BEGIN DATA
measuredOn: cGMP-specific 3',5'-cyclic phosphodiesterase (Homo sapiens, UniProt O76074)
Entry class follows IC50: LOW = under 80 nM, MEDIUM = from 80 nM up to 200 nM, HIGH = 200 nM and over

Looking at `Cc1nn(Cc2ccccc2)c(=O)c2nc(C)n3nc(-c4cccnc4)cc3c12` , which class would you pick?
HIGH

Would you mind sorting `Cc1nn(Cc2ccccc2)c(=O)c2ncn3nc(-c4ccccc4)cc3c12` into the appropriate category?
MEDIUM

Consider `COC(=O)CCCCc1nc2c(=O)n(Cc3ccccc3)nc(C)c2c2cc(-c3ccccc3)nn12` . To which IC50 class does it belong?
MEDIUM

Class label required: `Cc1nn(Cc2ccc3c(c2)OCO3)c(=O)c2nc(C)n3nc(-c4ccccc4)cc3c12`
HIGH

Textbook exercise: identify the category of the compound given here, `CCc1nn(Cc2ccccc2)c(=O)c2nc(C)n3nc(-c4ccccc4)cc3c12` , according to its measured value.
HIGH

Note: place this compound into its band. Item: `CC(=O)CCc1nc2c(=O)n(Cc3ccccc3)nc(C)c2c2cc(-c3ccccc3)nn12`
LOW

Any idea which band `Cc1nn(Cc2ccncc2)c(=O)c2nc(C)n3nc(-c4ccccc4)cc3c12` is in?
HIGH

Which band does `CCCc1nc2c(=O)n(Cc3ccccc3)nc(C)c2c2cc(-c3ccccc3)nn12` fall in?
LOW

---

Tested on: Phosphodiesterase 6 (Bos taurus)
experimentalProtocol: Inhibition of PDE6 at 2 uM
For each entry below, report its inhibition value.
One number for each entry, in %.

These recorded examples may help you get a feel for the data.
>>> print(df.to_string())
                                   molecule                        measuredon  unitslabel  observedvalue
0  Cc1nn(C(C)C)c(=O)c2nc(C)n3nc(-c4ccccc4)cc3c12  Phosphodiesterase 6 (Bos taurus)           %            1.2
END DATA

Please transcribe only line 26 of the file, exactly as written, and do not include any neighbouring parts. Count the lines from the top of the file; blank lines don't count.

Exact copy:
                                   molecule                        measuredon  unitslabel  observedvalue